Landlord Harassment of Rent-Controlled Tenants

Illegal evictions and unlawful landlord harassment and intimidation are all too common in rent-controlled cities in California like Los Angeles, where the soaring market rate continues to rise. Los Angeles' Rent Control Stabilization Ordinance("LARSO"), like many other tenants rights laws in cities across California, shields tenants from landlord abuse by restricting the number of legal bases for landlords to evict tenants. LARSO of the Los Angeles Municipal Code("LAMC") limits landlords to fourteen(14) legal causes to evict a tenant including "at fault" evictions (8) and "no-fault" evictions(6). Landlords must provide tenants with specific relocation monies depending upon their age(62+), duration of the tenancy (greater than or equal to 3 years), and income amount and if the landlord qualifies as a "Mom & Pop Property." LAMC 1515.08.A.8. Currently(May 2019), tenant relocation monies under Los Angeles' rent control ordinance range from $20,450 to $7,900 per household.

Bottom line, if your landlord is harassing, intimidating, or otherwise interfering with the use and enjoyment of your home, and is serving you with various notices and claiming unheard of exceptions, you need to reach out and speak with a knowledgeable and experienced tenants rights attorney or lawyer versed in unlawful detainer and eviction proceedings. Your landlord's bad behavior could serve as a defense to any unlawful detainer matter(eviction) as well as the basis for damages in a tenant's rights civil suit. California law provides tenants with a multitude of actions to bring against landlords to enforce basic rights including quiet enjoyment, habitable living conditions and to be free of landlord harassment, intimidation, and other retaliatory behavior. Cal. Civ. Code 1927, 1941, 1942.2.

Landlords who flout the law through intimidation tactics the law are there to cheat tenants out of being fully compensated for the time, expense and hassle of having to relocate and find a new home (especially in a competitive in such a highly competitive space like our current housing and rental unit markets ). What drives these apartment building and other property owners is pure greed and the prospect of doubling (even tripling) rent rolls. Where a rent-controlled tenant may pay $1600 for a one bedroom, a market rate tenant could almost certainly pay $4000 for the same unit (albeit out of rent control). For tenants who have not moved from their rent-controlled apartment, duplex, or another rental unit for even ten or twenty plus years, the difference between market rate and the rent-control is staggering. If, however, a tenant is over 62, disabled or has lived there longer than ten years, a landlord cannot use the owner occupy exception to regain possession.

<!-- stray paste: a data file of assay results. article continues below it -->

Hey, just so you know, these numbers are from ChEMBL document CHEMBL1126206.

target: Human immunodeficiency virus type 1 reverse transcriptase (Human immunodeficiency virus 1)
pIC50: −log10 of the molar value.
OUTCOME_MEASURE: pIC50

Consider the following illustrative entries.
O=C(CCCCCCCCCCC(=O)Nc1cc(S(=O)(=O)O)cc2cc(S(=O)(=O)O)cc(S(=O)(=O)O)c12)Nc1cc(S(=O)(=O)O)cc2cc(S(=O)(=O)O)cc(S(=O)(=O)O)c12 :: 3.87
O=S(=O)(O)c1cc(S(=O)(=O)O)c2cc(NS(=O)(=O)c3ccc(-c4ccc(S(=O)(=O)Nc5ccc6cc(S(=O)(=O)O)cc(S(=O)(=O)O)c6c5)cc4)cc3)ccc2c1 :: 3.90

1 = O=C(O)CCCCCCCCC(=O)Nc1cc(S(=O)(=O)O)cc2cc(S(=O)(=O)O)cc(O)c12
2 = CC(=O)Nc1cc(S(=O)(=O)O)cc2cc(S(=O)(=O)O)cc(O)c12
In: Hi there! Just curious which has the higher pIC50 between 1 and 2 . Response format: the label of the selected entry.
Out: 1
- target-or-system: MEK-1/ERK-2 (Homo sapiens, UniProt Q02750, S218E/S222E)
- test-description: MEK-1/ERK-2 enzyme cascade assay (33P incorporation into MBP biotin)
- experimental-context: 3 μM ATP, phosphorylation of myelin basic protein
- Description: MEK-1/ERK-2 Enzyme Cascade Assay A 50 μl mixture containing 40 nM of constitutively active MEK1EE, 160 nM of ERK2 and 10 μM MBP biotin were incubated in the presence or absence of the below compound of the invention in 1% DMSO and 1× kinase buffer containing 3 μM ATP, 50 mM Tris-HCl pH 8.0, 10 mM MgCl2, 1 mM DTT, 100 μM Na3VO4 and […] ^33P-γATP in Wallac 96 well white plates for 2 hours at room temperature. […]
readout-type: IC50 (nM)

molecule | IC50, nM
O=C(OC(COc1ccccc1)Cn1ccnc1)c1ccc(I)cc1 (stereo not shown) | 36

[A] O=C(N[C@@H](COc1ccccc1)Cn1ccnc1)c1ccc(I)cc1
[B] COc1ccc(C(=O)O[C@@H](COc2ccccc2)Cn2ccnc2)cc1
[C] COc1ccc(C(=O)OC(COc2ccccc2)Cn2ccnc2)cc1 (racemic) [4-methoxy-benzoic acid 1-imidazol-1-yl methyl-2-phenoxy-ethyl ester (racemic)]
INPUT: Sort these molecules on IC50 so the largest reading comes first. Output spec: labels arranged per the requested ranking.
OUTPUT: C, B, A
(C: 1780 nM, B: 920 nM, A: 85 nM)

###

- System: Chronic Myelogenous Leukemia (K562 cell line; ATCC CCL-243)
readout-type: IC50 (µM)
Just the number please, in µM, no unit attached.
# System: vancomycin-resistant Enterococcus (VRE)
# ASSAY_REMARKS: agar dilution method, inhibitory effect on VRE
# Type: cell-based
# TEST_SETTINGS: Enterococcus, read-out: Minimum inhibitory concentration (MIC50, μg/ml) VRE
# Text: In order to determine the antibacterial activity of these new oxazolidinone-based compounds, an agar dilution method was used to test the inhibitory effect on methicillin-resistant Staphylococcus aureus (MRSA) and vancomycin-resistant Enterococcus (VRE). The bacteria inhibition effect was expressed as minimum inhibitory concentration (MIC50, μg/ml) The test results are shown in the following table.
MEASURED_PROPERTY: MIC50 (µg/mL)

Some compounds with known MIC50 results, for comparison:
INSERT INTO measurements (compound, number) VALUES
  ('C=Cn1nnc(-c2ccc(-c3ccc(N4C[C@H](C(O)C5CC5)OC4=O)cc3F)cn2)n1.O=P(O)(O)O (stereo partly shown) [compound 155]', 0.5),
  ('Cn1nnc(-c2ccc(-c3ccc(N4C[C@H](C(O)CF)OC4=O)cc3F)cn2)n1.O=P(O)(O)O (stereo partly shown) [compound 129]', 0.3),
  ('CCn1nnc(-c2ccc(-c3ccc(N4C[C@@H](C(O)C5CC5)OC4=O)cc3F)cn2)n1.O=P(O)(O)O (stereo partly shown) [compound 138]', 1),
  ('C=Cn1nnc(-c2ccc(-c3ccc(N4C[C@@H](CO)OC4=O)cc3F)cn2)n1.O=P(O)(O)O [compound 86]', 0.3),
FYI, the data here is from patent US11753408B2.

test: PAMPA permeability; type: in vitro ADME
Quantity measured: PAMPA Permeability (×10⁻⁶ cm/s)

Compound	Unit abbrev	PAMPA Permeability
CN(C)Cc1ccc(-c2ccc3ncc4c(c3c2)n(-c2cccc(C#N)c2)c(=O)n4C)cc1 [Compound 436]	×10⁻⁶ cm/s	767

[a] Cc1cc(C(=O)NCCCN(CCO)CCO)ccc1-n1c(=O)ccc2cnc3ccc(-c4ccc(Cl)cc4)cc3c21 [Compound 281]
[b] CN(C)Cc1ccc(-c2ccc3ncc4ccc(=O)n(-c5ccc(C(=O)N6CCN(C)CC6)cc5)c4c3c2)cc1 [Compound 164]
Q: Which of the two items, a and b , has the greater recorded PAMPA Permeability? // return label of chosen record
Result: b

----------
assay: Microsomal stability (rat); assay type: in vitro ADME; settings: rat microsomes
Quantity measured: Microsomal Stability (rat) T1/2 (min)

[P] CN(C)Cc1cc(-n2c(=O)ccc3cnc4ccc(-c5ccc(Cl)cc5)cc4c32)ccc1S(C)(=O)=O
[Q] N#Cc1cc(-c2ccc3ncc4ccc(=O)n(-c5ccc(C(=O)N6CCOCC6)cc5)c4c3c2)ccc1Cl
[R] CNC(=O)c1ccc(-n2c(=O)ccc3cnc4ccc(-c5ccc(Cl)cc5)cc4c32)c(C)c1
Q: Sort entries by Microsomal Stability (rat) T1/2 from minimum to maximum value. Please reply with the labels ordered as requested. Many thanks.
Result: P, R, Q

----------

No matter how hard your landlord tries, do not let them convince you--in any way--that you are somehow responsible for their misfortune and financial problems. A landlord's business affairs and accounting have nothing to with your tenancy. The reduced rent you pay is a business risk that any reasonable party would understand and assume as an owner of rental properties in a rent-controlled city like Los Angeles.

Given the tremendous value of these rent-controlled apartments, condos, etc..., the local municipal laws and ordinances which implement rent control usually permit landlords to make "cash for keys" offers to buy out tenants. LAMC 151.91. The procedures required by these laws help ensure that the landlord does not unduly influence, harass and intimidate the tenant during the buyout of the rent-controlled unit and that the tenant is fully aware of their rights as tenants under the lease agreement and California and local(Los Angeles) law. LAMC 151.90.130. Better yet, the tenant buyout option encourages landlords to behave above-board and not abuse and misuse the narrow exceptions to wrongfully evict tenants. Landlords seeking end runs around local rent control laws and tenants rights, for example, often use the owner occupy exception to evict tenants on the pretext that the owner or qualified family member intends to move into the unit. LAMC 151.09.A.8. In addition to being governed by strict procedural requirements, this oft-abused exception carries especially trough penalties which can be as high as three times move out costs.

Rent control laws and other local and state law protecting tenants rights are complicated and vary widely from city to city across California, so hiring a seasoned landlord-tenant and eviction attorney is a must. Tenant or landlord, Reccius Law has the legal know-how and courtroom experience to protect your property rights and interests!